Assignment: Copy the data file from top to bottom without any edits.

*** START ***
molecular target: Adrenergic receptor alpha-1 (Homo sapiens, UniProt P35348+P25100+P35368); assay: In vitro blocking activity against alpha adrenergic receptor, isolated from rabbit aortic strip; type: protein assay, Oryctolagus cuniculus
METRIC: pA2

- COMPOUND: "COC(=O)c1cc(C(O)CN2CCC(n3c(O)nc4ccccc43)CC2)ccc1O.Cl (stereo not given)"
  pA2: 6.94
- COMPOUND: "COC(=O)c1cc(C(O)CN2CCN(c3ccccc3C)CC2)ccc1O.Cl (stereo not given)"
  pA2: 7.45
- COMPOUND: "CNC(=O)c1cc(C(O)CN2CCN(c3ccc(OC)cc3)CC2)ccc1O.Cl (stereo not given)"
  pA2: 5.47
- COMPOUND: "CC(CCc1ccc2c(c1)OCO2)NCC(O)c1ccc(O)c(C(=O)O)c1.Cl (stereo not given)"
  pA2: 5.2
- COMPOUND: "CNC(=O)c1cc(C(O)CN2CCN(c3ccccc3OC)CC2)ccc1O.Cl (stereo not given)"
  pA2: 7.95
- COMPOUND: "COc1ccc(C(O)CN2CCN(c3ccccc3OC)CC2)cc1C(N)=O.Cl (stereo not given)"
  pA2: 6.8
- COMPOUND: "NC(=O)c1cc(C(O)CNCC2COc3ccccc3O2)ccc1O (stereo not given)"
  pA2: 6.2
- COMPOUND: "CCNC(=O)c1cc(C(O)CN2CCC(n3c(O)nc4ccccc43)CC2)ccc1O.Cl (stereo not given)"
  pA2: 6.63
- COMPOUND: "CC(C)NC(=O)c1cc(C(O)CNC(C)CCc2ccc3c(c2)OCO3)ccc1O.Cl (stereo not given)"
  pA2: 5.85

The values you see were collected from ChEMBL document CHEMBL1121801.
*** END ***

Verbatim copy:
molecular target: Adrenergic receptor alpha-1 (Homo sapiens, UniProt P35348+P25100+P35368); assay: In vitro blocking activity against alpha adrenergic receptor, isolated from rabbit aortic strip; type: protein assay, Oryctolagus cuniculus
METRIC: pA2

- COMPOUND: "COC(=O)c1cc(C(O)CN2CCC(n3c(O)nc4ccccc43)CC2)ccc1O.Cl (stereo not given)"
  pA2: 6.94
- COMPOUND: "COC(=O)c1cc(C(O)CN2CCN(c3ccccc3C)CC2)ccc1O.Cl (stereo not given)"
  pA2: 7.45
- COMPOUND: "CNC(=O)c1cc(C(O)CN2CCN(c3ccc(OC)cc3)CC2)ccc1O.Cl (stereo not given)"
  pA2: 5.47
- COMPOUND: "CC(CCc1ccc2c(c1)OCO2)NCC(O)c1ccc(O)c(C(=O)O)c1.Cl (stereo not given)"
  pA2: 5.2
- COMPOUND: "CNC(=O)c1cc(C(O)CN2CCN(c3ccccc3OC)CC2)ccc1O.Cl (stereo not given)"
  pA2: 7.95
- COMPOUND: "COc1ccc(C(O)CN2CCN(c3ccccc3OC)CC2)cc1C(N)=O.Cl (stereo not given)"
  pA2: 6.8
- COMPOUND: "NC(=O)c1cc(C(O)CNCC2COc3ccccc3O2)ccc1O (stereo not given)"
  pA2: 6.2
- COMPOUND: "CCNC(=O)c1cc(C(O)CN2CCC(n3c(O)nc4ccccc43)CC2)ccc1O.Cl (stereo not given)"
  pA2: 6.63
- COMPOUND: "CC(C)NC(=O)c1cc(C(O)CNC(C)CCc2ccc3c(c2)OCO3)ccc1O.Cl (stereo not given)"
  pA2: 5.85

The values you see were collected from ChEMBL document CHEMBL1121801.